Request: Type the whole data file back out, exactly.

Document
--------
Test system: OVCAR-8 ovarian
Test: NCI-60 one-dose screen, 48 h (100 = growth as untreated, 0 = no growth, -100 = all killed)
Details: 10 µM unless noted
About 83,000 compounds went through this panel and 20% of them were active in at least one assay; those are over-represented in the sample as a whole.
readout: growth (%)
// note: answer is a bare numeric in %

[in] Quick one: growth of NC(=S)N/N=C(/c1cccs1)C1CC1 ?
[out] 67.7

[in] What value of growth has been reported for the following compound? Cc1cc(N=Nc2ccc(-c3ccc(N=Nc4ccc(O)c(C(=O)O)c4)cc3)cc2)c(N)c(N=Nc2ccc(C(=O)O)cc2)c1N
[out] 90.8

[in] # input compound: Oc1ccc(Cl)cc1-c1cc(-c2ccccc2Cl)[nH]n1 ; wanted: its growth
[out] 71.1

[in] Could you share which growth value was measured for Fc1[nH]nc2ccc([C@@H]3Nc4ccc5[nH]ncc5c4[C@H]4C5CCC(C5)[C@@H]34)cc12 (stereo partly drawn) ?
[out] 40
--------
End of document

Test system: OVCAR-8 ovarian
Test: NCI-60 one-dose screen, 48 h (100 = growth as untreated, 0 = no growth, -100 = all killed)
Details: 10 µM unless noted
About 83,000 compounds went through this panel and 20% of them were active in at least one assay; those are over-represented in the sample as a whole.
readout: growth (%)
// note: answer is a bare numeric in %

[in] Quick one: growth of NC(=S)N/N=C(/c1cccs1)C1CC1 ?
[out] 67.7

[in] What value of growth has been reported for the following compound? Cc1cc(N=Nc2ccc(-c3ccc(N=Nc4ccc(O)c(C(=O)O)c4)cc3)cc2)c(N)c(N=Nc2ccc(C(=O)O)cc2)c1N
[out] 90.8

[in] # input compound: Oc1ccc(Cl)cc1-c1cc(-c2ccccc2Cl)[nH]n1 ; wanted: its growth
[out] 71.1

[in] Could you share which growth value was measured for Fc1[nH]nc2ccc([C@@H]3Nc4ccc5[nH]ncc5c4[C@H]4C5CCC(C5)[C@@H]34)cc12 (stereo partly drawn) ?
[out] 40